This summer, Playboy announced that they will open a virtual Playboy Mansion in The Metaverse, Tony Hawk announced plans to create a skatepark in The Metaverse, and businesses are spending real money to purchase real estate within The Metaverse. While it may not always be clear what The Metaverse is, it is clear that it will soon become an important site of media and commerce. And, for merchants, that means there is value in understanding what the implications of the metaverse may be for their businesses.
What Is the Metaverse?
The answer to this question is somewhat unclear. “The Metaverse” as a real thing that is in broad use does not really exist yet. And the nascent metaverses that have been created are distinct and disconnected from each other. But the technological and business concept of The Metaverse is slowly coming into shape, even if the hype far outpaces the reality.
Conceptually speaking, The Metaverse is (or will be) a shared virtual environment that uses aspects of virtual reality or augmented reality technology, digital identities and avatars, and—in some versions, at least—blockchain-based technologies. Wired summarizes the uncertainty while at least aiming toward a loose understanding of what The Metaverse could be, from a technological and user experience standpoint:
“Broadly speaking, the technologies companies refer to when they talk about ‘the metaverse’ can include virtual reality—characterized by persistent virtual worlds that continue to exist even when you're not playing—as well as augmented reality that combines aspects of the digital and physical worlds. However, it doesn't require that those spaces be exclusively accessed via VR or AR. Virtual worlds—such as aspects of Fortnite that can be accessed through PCs, game consoles, and even phones—have started referring to themselves as ‘the metaverse.’”
Matthew Ball offers a more technical and precise definition:
“The Metaverse is a massively scaled and interoperable network of real-time rendered 3D virtual worlds which can be experienced synchronously and persistently by an effectively unlimited number of users with an individual sense of presence, and with continuity of data, such as identity, history, entitlements, objects, communications, and payments.”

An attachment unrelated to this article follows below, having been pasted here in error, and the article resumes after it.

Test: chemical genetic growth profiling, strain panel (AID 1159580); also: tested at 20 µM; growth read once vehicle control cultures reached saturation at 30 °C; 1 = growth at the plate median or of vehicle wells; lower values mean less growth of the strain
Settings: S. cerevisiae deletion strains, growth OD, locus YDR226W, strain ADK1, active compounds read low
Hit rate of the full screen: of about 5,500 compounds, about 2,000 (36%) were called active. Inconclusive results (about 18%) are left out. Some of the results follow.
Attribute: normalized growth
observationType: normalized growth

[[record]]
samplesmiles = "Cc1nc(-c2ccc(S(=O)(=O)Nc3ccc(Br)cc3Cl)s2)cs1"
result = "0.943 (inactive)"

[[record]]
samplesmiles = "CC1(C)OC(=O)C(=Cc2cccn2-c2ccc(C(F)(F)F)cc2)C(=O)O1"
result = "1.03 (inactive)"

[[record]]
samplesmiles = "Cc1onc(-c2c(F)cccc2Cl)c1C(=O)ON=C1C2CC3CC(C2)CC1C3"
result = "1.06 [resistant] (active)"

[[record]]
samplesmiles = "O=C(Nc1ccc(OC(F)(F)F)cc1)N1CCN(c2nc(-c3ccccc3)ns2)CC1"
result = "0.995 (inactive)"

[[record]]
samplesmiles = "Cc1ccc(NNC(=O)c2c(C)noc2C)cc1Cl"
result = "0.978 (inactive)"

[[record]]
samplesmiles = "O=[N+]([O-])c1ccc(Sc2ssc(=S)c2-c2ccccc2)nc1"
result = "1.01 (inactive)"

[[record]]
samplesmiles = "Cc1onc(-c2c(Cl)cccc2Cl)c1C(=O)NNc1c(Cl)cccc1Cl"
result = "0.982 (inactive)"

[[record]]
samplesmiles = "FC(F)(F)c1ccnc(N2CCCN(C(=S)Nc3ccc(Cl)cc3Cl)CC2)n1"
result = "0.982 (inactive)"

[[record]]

The term “metaverse” comes from the 1992 science fiction novel Snow Crash. An early example of a metaverse is the video game Second Life, an online game first created in 2003 that allows players to create avatars that exist and interact with one another in a shared virtual environment.
The Metaverse, as it is currently being conceptualized and discussed, would be like a larger version of these sorts of environments, with wide use across the population, combined with VR, AR, and blockchain-based technologies. The most significant recent news event involving metaverses was last year when Facebook changed its name to Meta, after purchasing the VR company Oculus, and announced plans to shift the company’s focus from its social media platform to creating and promoting a metaverse platform. This has precipitated a belief that The Metaverse will come to exist as a real, significant thing at some point in the near future. As Forbes writes, that carries the assumption that it “will likely influence our lives in many ways, some of them currently unfathomable, in the years ahead.”
It may seem strange that such a vaguely defined, sci-fi-influenced concept would carry significance among the leading tech businesses, but many are preparing for a culture and economy in which metaverses play a significant role. As an expert in the above-linked Forbes article explains: